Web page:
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Could the CMBR Be Very Uneven?

  1. Dec 11, 2008 #1


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    In a recent article in ScienceNews, Ron Cowen states:

    (quote) Hidden in the peaks and valleys imprinted on the cosmic microwave background — the radiation leftover from the Big Bang — is a wealth of information not only about the early universe but the distribution of matter throughout the cosmos. (endquote)

    The CMB photons (on their way to Earth) must collide with many, many particles of gas, dust, etc. which must change their direction of travel a little bit from each collision. I would think that by the time they reach us, they are quite a bit out-of-line with the spot on the CMB from which they started. In other words, they are being scattered like a piece of sand-blasted plate glass diffuses to a flashlight beam.

    Is it possible that the CMBR is not nearly as uniform as it appears to us here on Earth?

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  3. Dec 11, 2008 #2


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    For definiteness, the peaks and valleys he's talking about represent variation by one part in 100,000. If I remember right the variation rms is about 18 microkelvin and the average is about 2.7 kelvin. That's less than one part in a hundred thousand.

    AFAIK the CMB photons that we detect have not collided with dust to any significant extent, or been scattered by gas molecules. It is reasonable to suppose that there has been some attrition, but my understanding is that what we detect is pretty much pristine radiation from the time of last scattering.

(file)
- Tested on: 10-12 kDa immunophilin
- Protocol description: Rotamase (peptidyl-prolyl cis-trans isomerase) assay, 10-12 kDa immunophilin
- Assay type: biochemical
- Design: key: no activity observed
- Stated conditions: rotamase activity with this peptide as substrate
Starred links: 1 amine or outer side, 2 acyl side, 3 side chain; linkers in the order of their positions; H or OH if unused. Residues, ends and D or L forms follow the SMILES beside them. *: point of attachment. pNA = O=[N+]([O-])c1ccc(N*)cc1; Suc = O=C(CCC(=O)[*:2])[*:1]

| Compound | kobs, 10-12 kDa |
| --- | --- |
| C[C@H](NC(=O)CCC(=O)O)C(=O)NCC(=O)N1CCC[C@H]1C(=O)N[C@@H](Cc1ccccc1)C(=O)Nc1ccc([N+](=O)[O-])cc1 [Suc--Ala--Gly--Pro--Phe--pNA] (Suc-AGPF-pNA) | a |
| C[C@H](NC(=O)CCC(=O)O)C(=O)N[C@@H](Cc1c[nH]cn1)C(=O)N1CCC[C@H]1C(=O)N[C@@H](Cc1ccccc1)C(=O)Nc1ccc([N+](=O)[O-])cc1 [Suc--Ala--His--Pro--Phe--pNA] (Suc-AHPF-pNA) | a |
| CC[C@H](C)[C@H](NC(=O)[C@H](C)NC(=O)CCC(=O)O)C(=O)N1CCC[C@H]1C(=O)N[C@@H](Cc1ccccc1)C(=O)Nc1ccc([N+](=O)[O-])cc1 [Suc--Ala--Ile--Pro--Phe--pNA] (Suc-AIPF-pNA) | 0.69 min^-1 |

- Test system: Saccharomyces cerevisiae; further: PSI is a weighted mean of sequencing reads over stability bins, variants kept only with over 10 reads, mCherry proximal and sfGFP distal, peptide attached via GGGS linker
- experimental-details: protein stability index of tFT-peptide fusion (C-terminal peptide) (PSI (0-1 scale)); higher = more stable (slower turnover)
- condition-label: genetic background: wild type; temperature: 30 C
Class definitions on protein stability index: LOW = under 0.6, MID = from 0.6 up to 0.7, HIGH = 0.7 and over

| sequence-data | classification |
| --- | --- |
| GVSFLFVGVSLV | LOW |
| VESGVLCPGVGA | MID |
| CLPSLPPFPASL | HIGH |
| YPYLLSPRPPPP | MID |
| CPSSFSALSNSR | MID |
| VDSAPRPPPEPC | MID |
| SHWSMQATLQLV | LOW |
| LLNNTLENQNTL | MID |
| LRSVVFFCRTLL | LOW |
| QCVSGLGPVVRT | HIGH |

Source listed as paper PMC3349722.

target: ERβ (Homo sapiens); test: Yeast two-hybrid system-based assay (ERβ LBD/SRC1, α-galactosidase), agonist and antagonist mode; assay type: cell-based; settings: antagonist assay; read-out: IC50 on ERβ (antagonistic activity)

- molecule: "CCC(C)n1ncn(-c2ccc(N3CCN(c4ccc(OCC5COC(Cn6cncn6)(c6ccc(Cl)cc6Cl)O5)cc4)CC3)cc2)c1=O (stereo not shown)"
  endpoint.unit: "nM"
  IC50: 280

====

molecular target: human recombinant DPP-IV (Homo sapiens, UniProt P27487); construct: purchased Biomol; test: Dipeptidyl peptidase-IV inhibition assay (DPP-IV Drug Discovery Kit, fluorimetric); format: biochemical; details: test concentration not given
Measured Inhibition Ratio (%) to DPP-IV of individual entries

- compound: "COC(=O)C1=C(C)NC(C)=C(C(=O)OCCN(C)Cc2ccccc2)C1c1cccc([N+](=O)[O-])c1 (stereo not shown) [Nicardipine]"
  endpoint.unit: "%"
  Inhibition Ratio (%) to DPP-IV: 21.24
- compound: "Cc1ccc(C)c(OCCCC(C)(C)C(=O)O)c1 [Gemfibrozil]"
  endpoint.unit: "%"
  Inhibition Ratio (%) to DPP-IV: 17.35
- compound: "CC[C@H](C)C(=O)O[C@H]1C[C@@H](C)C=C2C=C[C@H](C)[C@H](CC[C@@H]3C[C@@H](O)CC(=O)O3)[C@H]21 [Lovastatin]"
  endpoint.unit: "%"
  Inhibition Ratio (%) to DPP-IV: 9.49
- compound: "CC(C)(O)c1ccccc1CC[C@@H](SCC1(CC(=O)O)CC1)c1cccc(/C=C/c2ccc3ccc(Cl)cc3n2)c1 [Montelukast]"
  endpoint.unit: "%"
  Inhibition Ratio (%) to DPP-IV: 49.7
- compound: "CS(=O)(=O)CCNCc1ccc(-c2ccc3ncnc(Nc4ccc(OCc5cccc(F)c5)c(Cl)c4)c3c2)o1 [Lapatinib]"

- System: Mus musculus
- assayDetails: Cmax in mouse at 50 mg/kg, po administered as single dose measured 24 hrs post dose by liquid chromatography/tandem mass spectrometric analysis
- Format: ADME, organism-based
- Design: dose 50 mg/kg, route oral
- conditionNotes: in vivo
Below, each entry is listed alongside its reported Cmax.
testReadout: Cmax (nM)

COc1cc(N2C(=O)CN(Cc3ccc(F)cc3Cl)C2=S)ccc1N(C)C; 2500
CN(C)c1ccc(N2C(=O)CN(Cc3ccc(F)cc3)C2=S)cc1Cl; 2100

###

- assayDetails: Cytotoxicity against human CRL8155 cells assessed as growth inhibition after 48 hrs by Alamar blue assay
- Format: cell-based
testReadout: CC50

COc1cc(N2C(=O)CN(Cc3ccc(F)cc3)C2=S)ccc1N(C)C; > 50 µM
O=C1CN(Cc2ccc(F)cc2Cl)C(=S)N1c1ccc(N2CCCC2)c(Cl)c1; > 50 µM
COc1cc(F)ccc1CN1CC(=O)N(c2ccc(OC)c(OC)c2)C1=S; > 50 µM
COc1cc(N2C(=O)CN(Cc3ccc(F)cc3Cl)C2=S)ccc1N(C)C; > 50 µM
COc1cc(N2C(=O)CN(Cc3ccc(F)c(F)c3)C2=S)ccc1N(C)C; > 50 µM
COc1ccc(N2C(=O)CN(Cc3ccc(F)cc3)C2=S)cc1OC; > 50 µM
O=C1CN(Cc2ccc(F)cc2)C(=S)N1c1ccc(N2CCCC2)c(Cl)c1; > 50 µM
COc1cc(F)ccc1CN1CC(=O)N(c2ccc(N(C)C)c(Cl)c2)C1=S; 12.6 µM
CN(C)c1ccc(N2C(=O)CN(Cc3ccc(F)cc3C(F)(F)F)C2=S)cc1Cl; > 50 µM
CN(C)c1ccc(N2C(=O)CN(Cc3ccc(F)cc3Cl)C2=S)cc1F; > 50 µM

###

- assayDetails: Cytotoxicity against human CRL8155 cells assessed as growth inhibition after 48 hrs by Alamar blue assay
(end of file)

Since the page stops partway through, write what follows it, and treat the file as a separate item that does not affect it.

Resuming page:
That's a good physical analogy. Indeed if a large percentage of the CMB photons were getting randomly scattered en route to us that would wash out patterns of temperature variation and make the map much more uniform.

    My understanding is that this is not happening to any significant extent, but I could be wrong and I'd be glad to be corrected if that is the case.


    Frank, I'll hazard a guess as to how we can be sure.
    We see a lot of fine speckling in the temperature map that just wouldn't be there if most of the photons were being knocked out of line.
    Technically there is a level power distribution---as much amplitude in the small angle variation as there is in the large angle variation----as much variation in the little speckles as there is in the large splotches.

    If your cloudy glass blurring business was happening, then the little speckles would take a hit, I should think.

    The case is not air-tight, but that's an attempt at an argument. the other thing is, astronomers keep getting better instruments and there may come a time when the instrument resolution is high enough to pick up speckles a tenth the size of what we map now and they may see that they DO take a hit. There may be some blurring effect, like what you imagine, but we just haven't seen it because we haven't looked with a big enough magnifying glass.
  4. Dec 11, 2008 #3


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    A variation of one part in 100,000 is what we see now with our present equipment. My point is that the variation in the CMB could be much more than this, maybe tens times as much, because of photon scattering on the way here.

    How do we know that there have not been significant collisions of photons with particles? There must be a lot of stuff in space between here and there.

    The fine speckling we see could be fine because of scattering. If there were no scattering, what we could see might just astound us because of significant variations from place to place.

  5. Dec 13, 2008 #4

    George Jones

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    Look up the Sunyaev-Zeldovich effect or distortion.
  6. Dec 13, 2008 #5


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